Three Places to Profit in Spite of the Fed's Missteps

By Keith Fitz-Gerald
Contributing Editor

I wish that I had something deeply insightful - or at least clever and pithy - to say about the U.S. Federal Reserve's decision to drop interest rates by another quarter point yesterday (Wednesday).

But I don't.

Yesterday's decision to cut short-term rates is just more of the same from Team Bernanke. In fact, I'd expect no less given that it's an election year and that these guys did what any self-serving politicians would do under the circumstances…pass the buck.

Sure lowering rates gave the U.S. markets a shot in the arm, with the Standard & Poor's 500 Index up 1.20% on the day. But when compared to selective international holdings -  like the benchmark iShares FTSE/Xinhua China 25 (FXI) exchange-traded fund (ETF), which rose 3.26% - U.S.-centric investors were once again essentially left in the dust, this time to the tune of 2.06% in a single day.

That may not sound like much, but leaving 2.06% on the table represents an annualized opportunity loss of 412% (assuming 200 trading days a year) - and that's a big number, no matter how you slice it.

Now if leaving that kind of money on the table doesn't get your attention, my team of global investing experts and I can't help you.

But if you find that a revelation of that kind does furrow your brow, here are a few more things that you absolutely must understand about what happened today:

  • First, lower interest rates translate into a less-valuable dollar. That means U.S. consumers can expect some personal pain in the months ahead, as imported goods inevitably increase in price. It also suggests that realignment in the global economic pecking order is all the more imminent, given the gutted greenback. [The dollar declined by 0.32% today, following the Fed announcement]. This realignment is something to watch for, given the rise of Eastern Europe, the newfound financial aggressiveness of the cash-rich Middle East, and, of course, China's emergence on the world stage.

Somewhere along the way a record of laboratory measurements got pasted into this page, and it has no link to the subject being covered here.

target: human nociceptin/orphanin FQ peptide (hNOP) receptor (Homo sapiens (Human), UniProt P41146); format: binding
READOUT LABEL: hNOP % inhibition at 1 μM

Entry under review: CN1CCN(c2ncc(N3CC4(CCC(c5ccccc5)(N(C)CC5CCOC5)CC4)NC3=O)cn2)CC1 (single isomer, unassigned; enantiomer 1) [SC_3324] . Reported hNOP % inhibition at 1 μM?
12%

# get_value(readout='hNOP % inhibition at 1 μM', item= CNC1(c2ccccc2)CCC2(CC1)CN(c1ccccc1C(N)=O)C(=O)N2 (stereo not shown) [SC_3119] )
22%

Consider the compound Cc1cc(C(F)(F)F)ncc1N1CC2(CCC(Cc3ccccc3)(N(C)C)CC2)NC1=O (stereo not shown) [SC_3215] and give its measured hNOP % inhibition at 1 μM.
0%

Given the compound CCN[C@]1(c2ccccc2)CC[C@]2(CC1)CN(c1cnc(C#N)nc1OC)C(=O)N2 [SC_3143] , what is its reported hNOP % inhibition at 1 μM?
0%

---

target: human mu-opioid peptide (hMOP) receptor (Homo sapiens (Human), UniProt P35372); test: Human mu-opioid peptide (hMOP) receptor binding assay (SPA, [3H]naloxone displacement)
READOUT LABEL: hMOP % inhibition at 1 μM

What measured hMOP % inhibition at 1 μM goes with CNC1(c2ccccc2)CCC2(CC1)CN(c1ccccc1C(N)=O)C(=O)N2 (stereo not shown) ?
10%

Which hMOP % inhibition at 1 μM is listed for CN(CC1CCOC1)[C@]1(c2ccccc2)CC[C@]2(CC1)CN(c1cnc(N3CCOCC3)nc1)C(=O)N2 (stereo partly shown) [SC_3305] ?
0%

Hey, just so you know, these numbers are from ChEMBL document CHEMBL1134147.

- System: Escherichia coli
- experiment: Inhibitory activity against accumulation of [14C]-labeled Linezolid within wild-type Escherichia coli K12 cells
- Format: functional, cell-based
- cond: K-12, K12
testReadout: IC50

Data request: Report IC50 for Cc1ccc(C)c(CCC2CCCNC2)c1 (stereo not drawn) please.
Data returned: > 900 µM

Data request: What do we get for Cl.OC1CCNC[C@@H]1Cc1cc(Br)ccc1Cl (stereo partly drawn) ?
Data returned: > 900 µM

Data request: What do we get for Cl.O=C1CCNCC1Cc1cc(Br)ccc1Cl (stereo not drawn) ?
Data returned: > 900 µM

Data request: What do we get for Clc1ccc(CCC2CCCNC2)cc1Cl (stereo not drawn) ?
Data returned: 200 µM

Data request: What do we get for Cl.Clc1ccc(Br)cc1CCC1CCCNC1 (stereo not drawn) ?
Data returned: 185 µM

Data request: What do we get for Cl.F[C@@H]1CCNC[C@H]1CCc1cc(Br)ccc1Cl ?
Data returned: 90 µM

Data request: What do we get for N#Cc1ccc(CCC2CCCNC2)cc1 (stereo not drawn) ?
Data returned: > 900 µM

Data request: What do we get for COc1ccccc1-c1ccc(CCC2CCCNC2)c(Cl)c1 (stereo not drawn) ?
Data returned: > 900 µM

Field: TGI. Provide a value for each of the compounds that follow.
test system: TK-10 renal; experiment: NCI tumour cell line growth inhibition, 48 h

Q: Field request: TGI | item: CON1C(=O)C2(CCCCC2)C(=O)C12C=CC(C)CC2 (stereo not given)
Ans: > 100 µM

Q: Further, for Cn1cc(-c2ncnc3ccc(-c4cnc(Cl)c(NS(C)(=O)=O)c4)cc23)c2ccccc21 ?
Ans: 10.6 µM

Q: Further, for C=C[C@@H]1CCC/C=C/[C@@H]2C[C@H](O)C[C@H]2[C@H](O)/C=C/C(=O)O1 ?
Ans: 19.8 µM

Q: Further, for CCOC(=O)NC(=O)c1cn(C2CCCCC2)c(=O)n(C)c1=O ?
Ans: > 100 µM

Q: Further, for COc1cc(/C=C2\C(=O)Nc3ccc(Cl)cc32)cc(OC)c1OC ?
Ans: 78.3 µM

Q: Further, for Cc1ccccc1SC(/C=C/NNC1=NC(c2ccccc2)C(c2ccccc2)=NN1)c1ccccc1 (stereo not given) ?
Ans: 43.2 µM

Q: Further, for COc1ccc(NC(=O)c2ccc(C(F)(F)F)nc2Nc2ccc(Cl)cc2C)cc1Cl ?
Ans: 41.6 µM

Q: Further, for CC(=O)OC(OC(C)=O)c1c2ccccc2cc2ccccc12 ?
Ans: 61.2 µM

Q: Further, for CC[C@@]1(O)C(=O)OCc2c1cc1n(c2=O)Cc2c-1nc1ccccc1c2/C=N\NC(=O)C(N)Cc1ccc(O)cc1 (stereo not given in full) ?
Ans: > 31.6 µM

• Second, lower rates will indirectly fuel even higher oil prices. Many investors don't see this, but rising oil prices have more to do with a falling dollar than anything that's happening in the Middle East. The reason is that oil is priced in petro-dollars, meaning OPEC and other oil-producing countries will boost prices to keep their profit margins steady. In the face of escalating demand, this will reinforce another round of commodity-related land grabs in the months ahead, with the spoils going to those with the strongest currencies. Investors who are along for the ride will laugh all the way to the bank. [Oil rose by a stunning 4.34% yesterday, to close at $94.30 per barrel in the futures pit. Then, in after-hours trading, oil soared as high as $95.28 a barrel. For today's related Money Morning news story on this spike oil prices, please click here].
  • Third, lower interest rates absolutely underscore the need to have global investments in your portfolio because, with each drop in the dollar, those holdings become more valuable. When it comes to your investment portfolio, this will provide an extra "tailwind" - and will significantly boost your investment returns - as a reward for being properly diversified internationally. Investors who haven't taken this step will benefit from Team Bernanke's near-term shot in the arm, but in the long run will get left far behind because the growth overseas will far outstrip any available domestic returns.

You may find yourself asking: What happens if - or when - the greenback reverses course and gets stronger? If, for some strange reason, that does happen, then this strategy will change, too. But the way the economy is being managed right now, I'd say there's about as much a chance of that as there is of meeting Elvis in the parking lot of Minneapolis Wal-Mart tonight.